The Power of Conversation
Soon a Samaritan woman came to draw water, and Jesus said to her, “Please give me a drink.” He was alone at the time because his disciples had gone into the village to buy some food. The woman was surprised, for Jews refuse to have anything to do with Samaritans. She said to Jesus, “You are a Jew, and I am a Samaritan woman. Why are you asking me for a drink?”
John 4:7-9 NLT
Jesus arrived in Samaria and his disciples went into town to buy food. He was left alone when a Samaritan woman came to get water from the well.
Then something unusual happened, Jesus started a conversation with the Samaritan woman. Two things stand out about this conversation, first is that it was with a woman who was a Samaritan, and the second is that it became the longest recorded conversation that Jesus had in the entire Bible with one person.
Even the woman was shocked that a Jewish man would talk to her. That was considered taboo at best. Jewish men did not speak to women in public and especially to Samaritan women.
But Jesus was on a mission. Jesus wanted to demonstrate to His disciples what He meant in the previous chapter, “God so loved the world that He gave His Son so that whoever believes in Him shall not perish but shall have eternal life.”
Jesus was making a point that the world included men and women, Jews and non-Jews. And Jesus proved this point by taking the time to have a conversation with a Samaritan woman. This conversation led to her salvation and the transformation of an entire town.
There is power in a conversation. Power in just taking the time to talk to someone.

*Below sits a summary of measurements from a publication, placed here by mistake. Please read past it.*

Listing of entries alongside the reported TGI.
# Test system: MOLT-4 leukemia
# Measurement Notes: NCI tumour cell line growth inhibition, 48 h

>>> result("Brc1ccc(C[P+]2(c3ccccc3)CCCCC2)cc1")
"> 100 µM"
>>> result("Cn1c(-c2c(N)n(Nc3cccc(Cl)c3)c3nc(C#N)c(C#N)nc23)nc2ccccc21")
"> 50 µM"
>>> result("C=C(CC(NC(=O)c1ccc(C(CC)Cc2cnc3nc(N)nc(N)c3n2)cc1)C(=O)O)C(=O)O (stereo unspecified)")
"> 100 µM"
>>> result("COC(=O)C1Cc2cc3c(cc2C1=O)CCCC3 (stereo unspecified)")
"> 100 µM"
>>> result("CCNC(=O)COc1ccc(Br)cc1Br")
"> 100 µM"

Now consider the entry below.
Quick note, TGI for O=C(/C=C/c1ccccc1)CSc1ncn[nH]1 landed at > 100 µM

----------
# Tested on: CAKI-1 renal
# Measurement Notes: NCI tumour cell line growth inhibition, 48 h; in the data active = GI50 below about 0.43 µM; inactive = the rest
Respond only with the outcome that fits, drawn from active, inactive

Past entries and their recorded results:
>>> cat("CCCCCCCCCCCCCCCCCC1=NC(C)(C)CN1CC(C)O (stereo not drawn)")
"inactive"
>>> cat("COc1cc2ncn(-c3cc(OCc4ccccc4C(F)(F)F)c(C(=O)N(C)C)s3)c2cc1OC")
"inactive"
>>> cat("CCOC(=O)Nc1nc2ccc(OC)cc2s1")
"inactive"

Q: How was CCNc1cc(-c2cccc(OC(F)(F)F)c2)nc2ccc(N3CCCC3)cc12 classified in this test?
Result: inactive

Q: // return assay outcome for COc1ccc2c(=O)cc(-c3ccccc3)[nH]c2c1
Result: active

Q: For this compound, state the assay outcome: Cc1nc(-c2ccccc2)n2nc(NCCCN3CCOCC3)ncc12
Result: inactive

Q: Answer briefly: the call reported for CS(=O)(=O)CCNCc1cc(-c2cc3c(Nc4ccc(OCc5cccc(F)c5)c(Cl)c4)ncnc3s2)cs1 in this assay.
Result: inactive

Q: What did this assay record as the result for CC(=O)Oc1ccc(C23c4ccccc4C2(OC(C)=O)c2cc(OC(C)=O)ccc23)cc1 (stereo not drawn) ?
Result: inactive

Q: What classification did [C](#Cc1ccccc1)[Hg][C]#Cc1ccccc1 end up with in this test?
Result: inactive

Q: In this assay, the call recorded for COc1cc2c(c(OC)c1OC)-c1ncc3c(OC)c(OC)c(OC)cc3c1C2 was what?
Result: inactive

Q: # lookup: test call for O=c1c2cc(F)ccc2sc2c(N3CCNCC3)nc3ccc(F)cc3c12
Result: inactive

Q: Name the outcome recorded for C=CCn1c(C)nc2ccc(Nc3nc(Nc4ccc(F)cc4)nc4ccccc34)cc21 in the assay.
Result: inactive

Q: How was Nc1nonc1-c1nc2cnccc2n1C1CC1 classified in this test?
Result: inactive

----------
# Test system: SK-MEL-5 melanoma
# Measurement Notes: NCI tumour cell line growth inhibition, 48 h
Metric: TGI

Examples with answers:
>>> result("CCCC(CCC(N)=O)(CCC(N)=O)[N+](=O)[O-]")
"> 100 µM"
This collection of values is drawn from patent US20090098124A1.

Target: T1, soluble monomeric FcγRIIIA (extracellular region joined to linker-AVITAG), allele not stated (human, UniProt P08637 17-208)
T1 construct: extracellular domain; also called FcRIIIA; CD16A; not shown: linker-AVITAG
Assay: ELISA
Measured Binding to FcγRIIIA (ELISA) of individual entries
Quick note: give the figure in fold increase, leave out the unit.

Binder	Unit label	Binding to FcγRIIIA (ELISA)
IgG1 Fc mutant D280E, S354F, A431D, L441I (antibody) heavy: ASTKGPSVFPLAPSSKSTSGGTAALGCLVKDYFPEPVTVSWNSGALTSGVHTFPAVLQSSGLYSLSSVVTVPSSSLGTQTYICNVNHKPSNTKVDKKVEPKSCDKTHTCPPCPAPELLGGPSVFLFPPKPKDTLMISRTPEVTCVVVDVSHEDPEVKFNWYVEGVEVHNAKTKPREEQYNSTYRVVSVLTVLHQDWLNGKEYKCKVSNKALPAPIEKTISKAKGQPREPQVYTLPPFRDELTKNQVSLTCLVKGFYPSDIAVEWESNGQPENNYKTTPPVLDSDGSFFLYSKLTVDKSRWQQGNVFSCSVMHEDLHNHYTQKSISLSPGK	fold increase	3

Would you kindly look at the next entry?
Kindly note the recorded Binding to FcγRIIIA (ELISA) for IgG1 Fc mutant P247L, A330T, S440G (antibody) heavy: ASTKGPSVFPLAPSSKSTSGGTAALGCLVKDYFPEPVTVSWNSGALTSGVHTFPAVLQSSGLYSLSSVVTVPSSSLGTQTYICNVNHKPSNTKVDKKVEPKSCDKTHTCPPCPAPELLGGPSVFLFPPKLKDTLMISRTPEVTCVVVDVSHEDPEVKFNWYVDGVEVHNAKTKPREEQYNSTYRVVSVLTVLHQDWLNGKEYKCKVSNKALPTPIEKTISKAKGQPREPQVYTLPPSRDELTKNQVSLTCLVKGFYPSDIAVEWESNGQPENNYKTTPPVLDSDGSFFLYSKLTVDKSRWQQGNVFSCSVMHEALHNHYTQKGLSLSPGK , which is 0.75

Jesus’ conversation is a great model for us—learn to ask questions, don’t argue, and don’t condemn.
Jesus started by asking for a drink of water, a question to get the ball rolling. Questions open the door for conversation. I like to ask people about themselves. I learned a long time ago that people love to talk about their favorite subject—themselves.
Jesus also avoided arguing with the woman. She tried to get into an ethnic or religious argument, but Jesus steered clear of arguing. No one has ever committed to faith in Jesus because they lost an argument.
Jesus also did not condemn the woman. In the conversation, we learn she had been married five times and was presently living with a man to whom she wasn’t married. Yet, Jesus never condemned her. Jesus tells us in John 15 the work of the Spirit is to convict the world of sin. It is not our work to convict—that is the work of the Spirit. Our job is to show people they have value.
Holy Spirit, please help me learn to have some conversations. Help me to be a bridge-builder between You and those around me.
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